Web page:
Ex-Port Director Of Miami Acquitted

MIAMI -- A seaport corruption trial in Miami ended abruptly yesterday when a federal judge ordered the acquittal of the former port director and two others accused of stealing $1.6 million of public money.

U.S. District Judge Donald Middlebrooks ruled that the money in question did not belong to Miami-Dade County, which runs the Port of Miami. Therefore, the judge said, the defendants could not be guilty of misusing county funds.

The decision brought to a swift end one of several high-profile corruption cases in Miami. These include a vote fraud scandal that overturned a mayoral election and the jailing of a city commissioner on mortgage fraud charges.

The ruling cleared former seaport director Carmen Lunetta, California investment banker Calvin Grigsby and stevedore company owner Noel Harrington, a court official said.

The three were charged with misusing seaport money to make campaign contributions, including $120,000 to the Democratic National Committee. They were also accused of using the funds for personal expenses.

A 10-count indictment charged they made the payments through Fiscal Operations, a company set up by Grigsby to run the seaport's cargo cranes.

Grigsby's lawyers said the money belonged to Fiscal Operations, not to the county. They said Fiscal Operations' contracts with the county entitled it to keep all gross revenue from the crane operations, while paying the county a franchise fee.

Federal prosecutors rested their case June 2 after five weeks of testimony. Middlebrooks ordered the acquittal after defense attorneys sought dismissal, arguing prosecutors had failed to prove the money belonged to the county.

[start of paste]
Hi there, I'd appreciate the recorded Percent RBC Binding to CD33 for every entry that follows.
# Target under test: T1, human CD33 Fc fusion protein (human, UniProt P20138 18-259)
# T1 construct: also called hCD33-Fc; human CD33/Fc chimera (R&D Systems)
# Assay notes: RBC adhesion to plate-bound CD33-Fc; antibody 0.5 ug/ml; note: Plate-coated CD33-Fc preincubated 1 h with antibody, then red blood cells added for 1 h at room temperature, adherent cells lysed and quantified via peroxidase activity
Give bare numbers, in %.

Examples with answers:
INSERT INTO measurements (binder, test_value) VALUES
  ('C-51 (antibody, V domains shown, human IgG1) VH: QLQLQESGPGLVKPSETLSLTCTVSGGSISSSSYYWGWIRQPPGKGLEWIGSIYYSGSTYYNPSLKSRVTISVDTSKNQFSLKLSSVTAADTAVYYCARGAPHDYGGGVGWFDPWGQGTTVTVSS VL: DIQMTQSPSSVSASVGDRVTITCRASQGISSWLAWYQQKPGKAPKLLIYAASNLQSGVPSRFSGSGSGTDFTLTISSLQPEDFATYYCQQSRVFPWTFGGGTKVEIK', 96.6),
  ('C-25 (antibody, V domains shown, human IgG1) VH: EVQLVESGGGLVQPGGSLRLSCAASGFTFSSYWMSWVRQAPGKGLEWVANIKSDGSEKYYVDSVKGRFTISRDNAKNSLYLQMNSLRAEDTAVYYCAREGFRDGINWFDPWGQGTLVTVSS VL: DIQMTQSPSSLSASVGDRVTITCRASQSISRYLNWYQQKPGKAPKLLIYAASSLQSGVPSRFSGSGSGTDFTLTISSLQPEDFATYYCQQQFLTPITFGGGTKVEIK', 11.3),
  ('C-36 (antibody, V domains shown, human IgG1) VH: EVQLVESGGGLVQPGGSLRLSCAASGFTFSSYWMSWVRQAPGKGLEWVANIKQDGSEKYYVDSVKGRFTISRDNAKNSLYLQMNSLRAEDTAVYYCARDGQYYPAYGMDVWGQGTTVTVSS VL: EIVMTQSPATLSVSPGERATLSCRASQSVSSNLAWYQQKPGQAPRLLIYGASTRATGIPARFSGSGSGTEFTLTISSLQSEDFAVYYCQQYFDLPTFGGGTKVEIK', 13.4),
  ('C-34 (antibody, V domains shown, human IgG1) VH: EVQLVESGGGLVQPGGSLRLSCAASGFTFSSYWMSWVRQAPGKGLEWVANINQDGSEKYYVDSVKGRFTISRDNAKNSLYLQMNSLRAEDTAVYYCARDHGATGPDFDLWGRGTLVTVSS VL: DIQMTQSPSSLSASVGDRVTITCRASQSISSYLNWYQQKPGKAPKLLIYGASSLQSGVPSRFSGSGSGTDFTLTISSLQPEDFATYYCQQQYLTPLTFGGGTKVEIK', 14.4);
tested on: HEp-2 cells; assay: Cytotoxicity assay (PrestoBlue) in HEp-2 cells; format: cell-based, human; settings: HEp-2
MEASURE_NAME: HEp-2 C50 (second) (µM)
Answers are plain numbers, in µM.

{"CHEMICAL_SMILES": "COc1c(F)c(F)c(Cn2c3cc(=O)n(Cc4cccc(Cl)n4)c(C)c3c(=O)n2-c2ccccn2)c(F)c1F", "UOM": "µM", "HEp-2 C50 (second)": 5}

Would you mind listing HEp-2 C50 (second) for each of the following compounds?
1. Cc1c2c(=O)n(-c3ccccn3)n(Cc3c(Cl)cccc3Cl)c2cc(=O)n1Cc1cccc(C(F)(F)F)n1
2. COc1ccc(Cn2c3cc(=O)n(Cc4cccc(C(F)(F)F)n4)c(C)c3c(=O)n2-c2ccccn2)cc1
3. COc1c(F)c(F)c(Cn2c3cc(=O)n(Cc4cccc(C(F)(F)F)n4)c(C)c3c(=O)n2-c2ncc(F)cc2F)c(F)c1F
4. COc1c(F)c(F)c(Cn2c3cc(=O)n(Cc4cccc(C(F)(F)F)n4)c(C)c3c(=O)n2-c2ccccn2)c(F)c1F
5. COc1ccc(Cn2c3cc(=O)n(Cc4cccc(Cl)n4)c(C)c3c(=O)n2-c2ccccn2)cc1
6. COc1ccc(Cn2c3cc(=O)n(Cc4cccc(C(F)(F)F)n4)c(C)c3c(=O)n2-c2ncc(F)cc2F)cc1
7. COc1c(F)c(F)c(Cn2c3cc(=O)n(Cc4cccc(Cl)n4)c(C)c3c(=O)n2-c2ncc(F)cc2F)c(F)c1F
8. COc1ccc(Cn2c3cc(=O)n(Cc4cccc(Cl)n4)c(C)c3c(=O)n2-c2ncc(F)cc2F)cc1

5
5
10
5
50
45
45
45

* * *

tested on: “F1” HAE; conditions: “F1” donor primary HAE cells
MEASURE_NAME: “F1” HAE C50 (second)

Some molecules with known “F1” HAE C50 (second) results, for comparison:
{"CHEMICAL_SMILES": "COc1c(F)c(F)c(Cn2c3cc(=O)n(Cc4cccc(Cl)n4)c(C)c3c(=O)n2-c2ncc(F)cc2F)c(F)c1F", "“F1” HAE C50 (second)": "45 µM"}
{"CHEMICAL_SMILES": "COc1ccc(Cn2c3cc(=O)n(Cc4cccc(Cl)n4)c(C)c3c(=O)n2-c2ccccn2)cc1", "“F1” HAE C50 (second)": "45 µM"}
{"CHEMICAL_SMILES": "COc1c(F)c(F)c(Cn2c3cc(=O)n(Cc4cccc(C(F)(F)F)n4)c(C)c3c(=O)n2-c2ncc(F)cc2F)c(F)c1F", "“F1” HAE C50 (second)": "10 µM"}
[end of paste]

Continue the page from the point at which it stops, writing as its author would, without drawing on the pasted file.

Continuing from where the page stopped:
Extradition Delayed For Ukrainian VIP

SAN FRANCISCO -- A judge has postponed for two weeks a hearing on whether to extradite the former prime minister of Ukraine, accused of laundering million of dollars allegedly stolen from his country's government.

Pavlo Lazarenko is scheduled to appear in federal court June 21 to fight the effort to return him to Switzerland to face the charges.

Lazarenko, 46, has denied the allegations, claiming they are part of a vendetta by his political enemies, including current President Leonid Kuchma.

While Lazarenko is fighting to remain in the United States, he is also running for Ukraine's presidency.

Even before the charges, rumors of political corruption were provoked by his unusual wealth. Although he identifies himself as an economist and earned a salary of less than $3,000 a year, Lazarenko is reputedly one of Ukraine's richest citizens.

He left Ukraine late last year, only days before a Ukrainian indictment charged him with expropriating millions of dollars in public funds.

N.H. Is Last State With King Day

CONCORD, N.H. -- Gov. Jeanne Shaheen signed a bill creating Martin Luther King Jr. Civil Rights Day, making New Hampshire the last state in the country to honor the slain civil rights leader with a holiday.

The bill ends years of attempts to put King's name on the holiday, which had been celebrated as Civil Rights Day under a legislative compromise passed in 1991. King's son, Martin Luther King III, represented the King family at the signing.